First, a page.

This study was funded by the National Natural Science Foundation of China (grant no. 62276210, 82201148, 61775180, 62376215, 62301428), the Natural Science Basic Research Program of Shaanxi Province (grant no. 2022JM-380), the Natural Science Foundation of Zhejiang Province (grant no. LQ22H120002), the Medical Health Science and Technology Project of Zhejiang Province (grant no. 2022RC069, 2023KY1140), the Natural Science Foundation of Ningbo (grant no. 2023J390), the Ningbo Top Medical and Health Research Program (grant no. 2023030716), and the Postgraduate Innovation Fund of Xi'an University of Posts and Telecommunications (grant no. CXJJZL2022008).

Author information

Authors and Affiliations



Conceptualization, JJ, HL, LH, and ZL; methodology, HL, JJ, MZ, and MP; validation, HL, MP; formal analysis, LH, TL, HY, and JY; data curation, JJ, ZL, XW, MZ, GW, TL, and H.L.; writing—original draft preparation, all authors; writing—review and editing, all authors; funding acquisition, JJ, ZL, HY, and JG. All authors have read and agreed to the published version of the manuscript.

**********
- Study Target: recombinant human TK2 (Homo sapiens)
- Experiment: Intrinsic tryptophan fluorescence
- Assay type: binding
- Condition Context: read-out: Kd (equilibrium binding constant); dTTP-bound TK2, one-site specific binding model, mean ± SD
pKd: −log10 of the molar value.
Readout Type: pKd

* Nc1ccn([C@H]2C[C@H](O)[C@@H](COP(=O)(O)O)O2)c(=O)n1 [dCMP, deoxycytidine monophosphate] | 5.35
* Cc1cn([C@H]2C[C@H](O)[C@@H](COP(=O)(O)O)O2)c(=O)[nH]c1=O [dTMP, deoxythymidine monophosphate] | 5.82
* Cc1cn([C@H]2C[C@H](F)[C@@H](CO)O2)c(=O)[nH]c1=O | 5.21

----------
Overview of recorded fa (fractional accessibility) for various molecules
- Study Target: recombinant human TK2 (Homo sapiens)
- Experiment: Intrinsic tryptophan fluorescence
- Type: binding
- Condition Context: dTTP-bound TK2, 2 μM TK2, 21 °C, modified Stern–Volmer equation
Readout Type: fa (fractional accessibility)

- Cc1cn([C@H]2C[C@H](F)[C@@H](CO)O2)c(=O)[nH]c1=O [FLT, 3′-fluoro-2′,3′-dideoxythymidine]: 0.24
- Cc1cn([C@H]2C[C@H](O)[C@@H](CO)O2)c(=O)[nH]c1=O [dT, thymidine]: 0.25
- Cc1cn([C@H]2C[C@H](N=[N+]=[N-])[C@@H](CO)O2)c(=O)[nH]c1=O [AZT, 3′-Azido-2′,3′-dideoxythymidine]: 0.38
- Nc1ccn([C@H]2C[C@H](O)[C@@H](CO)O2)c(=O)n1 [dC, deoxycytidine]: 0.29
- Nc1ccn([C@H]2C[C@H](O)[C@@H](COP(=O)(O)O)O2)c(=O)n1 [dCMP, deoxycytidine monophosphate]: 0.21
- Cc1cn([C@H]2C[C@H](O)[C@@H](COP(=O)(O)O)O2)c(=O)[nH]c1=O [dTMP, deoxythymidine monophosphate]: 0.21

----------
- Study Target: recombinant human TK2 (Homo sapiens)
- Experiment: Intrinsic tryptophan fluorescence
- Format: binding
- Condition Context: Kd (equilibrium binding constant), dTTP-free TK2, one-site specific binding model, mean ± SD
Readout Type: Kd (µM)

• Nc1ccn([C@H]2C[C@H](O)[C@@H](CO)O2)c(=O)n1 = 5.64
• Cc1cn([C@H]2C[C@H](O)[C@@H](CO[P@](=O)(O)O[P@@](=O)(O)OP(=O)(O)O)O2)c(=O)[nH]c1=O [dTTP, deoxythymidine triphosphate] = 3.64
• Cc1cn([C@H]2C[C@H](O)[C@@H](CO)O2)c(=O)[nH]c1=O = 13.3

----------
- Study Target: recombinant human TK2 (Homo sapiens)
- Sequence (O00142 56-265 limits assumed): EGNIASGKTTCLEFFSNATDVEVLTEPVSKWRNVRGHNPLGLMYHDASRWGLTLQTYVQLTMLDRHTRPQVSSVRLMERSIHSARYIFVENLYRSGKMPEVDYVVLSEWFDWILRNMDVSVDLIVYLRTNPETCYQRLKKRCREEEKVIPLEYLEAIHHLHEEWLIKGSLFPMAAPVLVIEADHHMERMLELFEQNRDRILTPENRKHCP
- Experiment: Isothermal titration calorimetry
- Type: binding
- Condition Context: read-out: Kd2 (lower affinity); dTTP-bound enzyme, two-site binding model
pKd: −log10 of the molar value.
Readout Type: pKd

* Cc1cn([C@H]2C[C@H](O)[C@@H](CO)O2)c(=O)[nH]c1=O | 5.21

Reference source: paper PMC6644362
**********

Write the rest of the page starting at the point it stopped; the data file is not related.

Corresponding authors

Correspondence to Mingmin Zhu, Guohai Wu or Zhongwen Li.

Ethics declarations

Ethics approval and consent to participate

Approval from the institutional review board of Ningbo Eye Hospital (NEH) was obtained (identifier, 2021-qtky-44), and the study protocol was performed following the Declaration of Helsinki principles.

Consent for publication

All anonymous fundus images were transferred to research investigators for inclusion. Informed consent was exempted, due to the retrospective nature of the data acquisition and the use of deidentified images.

Competing interests

The authors have no potential competing interests to disclose.

Additional information

Publisher's Note

Springer Nature remains neutral with regard to jurisdictional claims in published maps and institutional affiliations.

Supplementary Information

Additional file 1: Figure S1.